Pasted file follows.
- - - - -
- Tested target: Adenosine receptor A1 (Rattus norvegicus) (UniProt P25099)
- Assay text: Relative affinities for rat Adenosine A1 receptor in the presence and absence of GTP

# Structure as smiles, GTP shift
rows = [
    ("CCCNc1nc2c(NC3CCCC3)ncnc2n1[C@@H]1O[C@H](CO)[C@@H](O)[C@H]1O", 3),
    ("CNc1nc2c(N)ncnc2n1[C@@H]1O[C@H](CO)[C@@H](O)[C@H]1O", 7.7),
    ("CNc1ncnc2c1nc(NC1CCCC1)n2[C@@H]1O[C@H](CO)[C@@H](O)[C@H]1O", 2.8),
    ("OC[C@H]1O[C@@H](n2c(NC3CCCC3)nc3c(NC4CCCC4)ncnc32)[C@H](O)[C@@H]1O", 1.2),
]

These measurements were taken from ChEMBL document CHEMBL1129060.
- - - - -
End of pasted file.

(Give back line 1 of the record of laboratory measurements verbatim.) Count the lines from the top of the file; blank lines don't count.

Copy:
- Tested target: Adenosine receptor A1 (Rattus norvegicus) (UniProt P25099)